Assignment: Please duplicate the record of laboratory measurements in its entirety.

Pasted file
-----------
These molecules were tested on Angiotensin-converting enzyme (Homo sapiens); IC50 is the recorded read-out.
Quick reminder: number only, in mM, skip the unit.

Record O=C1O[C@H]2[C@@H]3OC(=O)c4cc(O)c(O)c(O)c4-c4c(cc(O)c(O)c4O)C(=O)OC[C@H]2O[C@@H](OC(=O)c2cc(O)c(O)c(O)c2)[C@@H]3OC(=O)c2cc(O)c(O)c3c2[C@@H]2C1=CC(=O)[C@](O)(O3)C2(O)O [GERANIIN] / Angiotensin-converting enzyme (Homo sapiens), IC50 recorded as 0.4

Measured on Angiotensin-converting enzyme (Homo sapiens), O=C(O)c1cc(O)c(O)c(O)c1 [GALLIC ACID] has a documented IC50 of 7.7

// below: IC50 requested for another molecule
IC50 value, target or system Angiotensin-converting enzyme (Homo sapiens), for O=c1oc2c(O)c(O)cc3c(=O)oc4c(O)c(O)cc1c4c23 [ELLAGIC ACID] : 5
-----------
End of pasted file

These molecules were tested on Angiotensin-converting enzyme (Homo sapiens); IC50 is the recorded read-out.
Quick reminder: number only, in mM, skip the unit.

Record O=C1O[C@H]2[C@@H]3OC(=O)c4cc(O)c(O)c(O)c4-c4c(cc(O)c(O)c4O)C(=O)OC[C@H]2O[C@@H](OC(=O)c2cc(O)c(O)c(O)c2)[C@@H]3OC(=O)c2cc(O)c(O)c3c2[C@@H]2C1=CC(=O)[C@](O)(O3)C2(O)O [GERANIIN] / Angiotensin-converting enzyme (Homo sapiens), IC50 recorded as 0.4

Measured on Angiotensin-converting enzyme (Homo sapiens), O=C(O)c1cc(O)c(O)c(O)c1 [GALLIC ACID] has a documented IC50 of 7.7

// below: IC50 requested for another molecule
IC50 value, target or system Angiotensin-converting enzyme (Homo sapiens), for O=c1oc2c(O)c(O)cc3c(=O)oc4c(O)c(O)cc1c4c23 [ELLAGIC ACID] : 5